Gerald Monroe, born in New York City in 1926, cannot recall a time when he hasn't been making art. During the Depression years he was drawing political cartoons even before he entered his teens. As a teenager he was familiar with and admired the work of the Regionalists and Social Realists, who portrayed rural and urban America in the first decades of the 20th Century. Through his early 20's, essentially self taught, he painted academic still lifes and portraits. As simply rendering objects skillfully became less satisfying, he began attending classes at the Art Students League in Manhattan and then won a scholarship to the Cooper Union for Art.
He established his studio in Manhattan, where, more than five decades later, he still works. After graduating from Cooper, he earned degrees in art from New York University, where he also taught drawing as an adjunct instructor. For his doctoral thesis, he conducted seminal research into the role of artists in the left-wing political movements of the 1930's, specifically the Artists Union and its connections with the WPA. He became a tenured professor of studio art at Glassboro State College, from which he retired in 1986. His work has been shown in galleries and museums in New Jersey, on the East End of Long island and in Manhattan.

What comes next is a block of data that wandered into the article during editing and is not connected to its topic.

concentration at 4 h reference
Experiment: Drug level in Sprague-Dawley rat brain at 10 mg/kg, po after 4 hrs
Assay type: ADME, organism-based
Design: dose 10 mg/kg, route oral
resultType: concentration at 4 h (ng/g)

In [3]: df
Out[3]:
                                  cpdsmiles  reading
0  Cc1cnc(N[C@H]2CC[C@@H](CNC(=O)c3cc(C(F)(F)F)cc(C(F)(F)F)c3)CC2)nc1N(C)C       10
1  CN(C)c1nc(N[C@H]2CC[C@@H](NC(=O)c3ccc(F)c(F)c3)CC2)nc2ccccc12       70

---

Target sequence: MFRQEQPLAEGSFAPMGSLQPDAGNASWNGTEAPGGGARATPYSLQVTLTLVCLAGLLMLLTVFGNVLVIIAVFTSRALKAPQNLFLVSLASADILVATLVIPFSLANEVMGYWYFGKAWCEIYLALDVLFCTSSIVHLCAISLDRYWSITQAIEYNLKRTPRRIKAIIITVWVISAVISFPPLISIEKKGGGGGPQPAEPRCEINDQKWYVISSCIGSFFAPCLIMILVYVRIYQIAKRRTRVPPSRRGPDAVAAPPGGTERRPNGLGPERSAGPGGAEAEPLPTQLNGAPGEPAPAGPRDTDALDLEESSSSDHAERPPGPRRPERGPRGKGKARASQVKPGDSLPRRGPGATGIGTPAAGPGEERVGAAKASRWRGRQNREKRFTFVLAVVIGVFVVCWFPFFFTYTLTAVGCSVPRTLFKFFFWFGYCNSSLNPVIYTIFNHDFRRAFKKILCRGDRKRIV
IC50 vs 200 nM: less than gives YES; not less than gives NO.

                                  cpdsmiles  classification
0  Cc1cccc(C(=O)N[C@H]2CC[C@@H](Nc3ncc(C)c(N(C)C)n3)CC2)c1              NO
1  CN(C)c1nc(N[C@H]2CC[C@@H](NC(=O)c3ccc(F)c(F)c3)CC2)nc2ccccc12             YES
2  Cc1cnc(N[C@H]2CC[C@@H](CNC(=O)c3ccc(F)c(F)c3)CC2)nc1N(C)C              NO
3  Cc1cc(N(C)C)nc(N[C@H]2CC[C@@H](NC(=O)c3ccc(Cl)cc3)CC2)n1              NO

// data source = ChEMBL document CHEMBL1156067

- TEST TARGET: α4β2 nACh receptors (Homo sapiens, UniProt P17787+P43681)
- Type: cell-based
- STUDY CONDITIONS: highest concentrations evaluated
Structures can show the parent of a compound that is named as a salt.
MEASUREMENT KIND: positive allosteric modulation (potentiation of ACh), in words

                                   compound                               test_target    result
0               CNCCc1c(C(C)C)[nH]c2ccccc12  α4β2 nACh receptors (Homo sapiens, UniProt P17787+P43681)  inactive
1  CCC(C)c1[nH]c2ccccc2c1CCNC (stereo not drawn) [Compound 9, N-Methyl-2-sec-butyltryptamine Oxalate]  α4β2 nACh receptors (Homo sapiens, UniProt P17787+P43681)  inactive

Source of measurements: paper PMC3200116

As with the work of such Modernists as Monet, Matisse and Picasso, Monroe uses a motif as a point of departure. Starting with observed reality (foliage in recent years) the painting evolves -- through a negotiation between observation and invention -- into a new reality. This process of permutation and change, when it works, should result in an image that is fresh and unexpected. Monroe says it is the anxiety about the possibilities that makes the process both dangerous and compelling.